KERNAGHAN v. SUNSHINE MINING CO.

No. 7768.

245 P.2d 806 (1952)

KERNAGHAN v. SUNSHINE MINING CO.

Supreme Court of Idaho.

June 25, 1952.


Attorney(s) appearing for the Case

E. B. Smith and Walter M. Oros, Boise, for appellant.

H. J. Hull & Sons, Wallace, for respondent.


TAYLOR, Justice.

This is a proceeding under the occupational disease compensation law. The appellant claims compensation for total disability due to silicosis. The respondent (employer) is self-insured.

One of the issues tried is the extent to which disability was due to silicosis. §§ 72-1208, 72-1218, 72-1220 I.C. On this the board found:

"* * * It is not shown that tuberculosis of the lungs is a complicating factor. "The board finds that claimant is totally and permanently disabled for remunerative work, but such disability is not due to silicosis alone. Silicosis is, however, an essential causative factor in his disability. As pointed out by the doctor, claimant's two attacks of pneumonia have already demonstrated his susceptibility to respiratory infection, which susceptibility is a direct result of silicosis.

"But in this claimant's case old age is also a major factor. * * *

"With two major causes of disability, were this a compensable case, the board would apportion a 50% recovery on account of silicosis."

On appeals from the Industrial Accident Board this court is limited to a review of questions of law. Const. art. 5, § 9; §§ 72-608, 72-609 I.C.

If the findings of the board are supported by substantial competent evidence they will not be set aside on appeal. § 72-609 I.C.; Walker v. Hogue, 67 Idaho 484, 185 P.2d 708; Stralovich v. Sunshine Mining Co., 68 Idaho 524, 201 P.2d 106.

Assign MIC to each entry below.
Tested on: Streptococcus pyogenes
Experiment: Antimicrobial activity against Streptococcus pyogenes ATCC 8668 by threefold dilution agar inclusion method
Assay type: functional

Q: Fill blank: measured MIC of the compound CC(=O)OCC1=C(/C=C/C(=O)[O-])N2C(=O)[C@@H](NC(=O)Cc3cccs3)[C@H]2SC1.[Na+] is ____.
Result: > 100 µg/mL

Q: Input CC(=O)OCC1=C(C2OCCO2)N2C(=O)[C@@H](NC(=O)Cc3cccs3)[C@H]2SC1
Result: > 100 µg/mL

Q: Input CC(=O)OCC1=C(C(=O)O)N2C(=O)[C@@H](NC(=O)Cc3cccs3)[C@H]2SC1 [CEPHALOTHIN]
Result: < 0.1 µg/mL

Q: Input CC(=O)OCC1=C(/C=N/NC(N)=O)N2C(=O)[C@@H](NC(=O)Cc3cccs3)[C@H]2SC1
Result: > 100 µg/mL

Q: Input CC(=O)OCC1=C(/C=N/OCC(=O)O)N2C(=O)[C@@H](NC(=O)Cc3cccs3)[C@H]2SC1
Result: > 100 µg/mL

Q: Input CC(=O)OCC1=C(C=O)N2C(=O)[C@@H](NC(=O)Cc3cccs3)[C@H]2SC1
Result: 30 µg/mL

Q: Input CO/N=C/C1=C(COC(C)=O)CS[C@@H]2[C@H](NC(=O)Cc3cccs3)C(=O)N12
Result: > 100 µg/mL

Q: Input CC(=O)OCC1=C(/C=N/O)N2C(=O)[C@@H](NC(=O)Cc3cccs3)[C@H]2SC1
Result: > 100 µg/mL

The claimant was 67 years of age and the board observing him on the stand as a witness found that his "mental alertness is also diminished." Old age is a factor which the board may take into consideration in determining the cause of disability. Eagle Indemnity Co. v. Hadley, 70 Ariz. 179, 218 P.2d 488. Claimant's attending physician, Dr. Robert W. Cordwell, gave a detailed account of his diagnosis and treatment of the claimant over the period from February 28, 1949, to March, 1950. From this it appears claimant was suffering from silicosis, grade 2, which standing alone is not generally regarded as totally disabling. While the doctor purported to attribute claimant's disability entirely to silicosis, he, at the same time, testified that he took into consideration other clinical symptoms, including two attacks of pneumonia, the appearance of the man himself, and also his age. The doctor also described two traumatic chest injuries, one sustained in a car accident in which ribs were fractured. However, he did not testify as to whether these injuries were contributing factors to disability.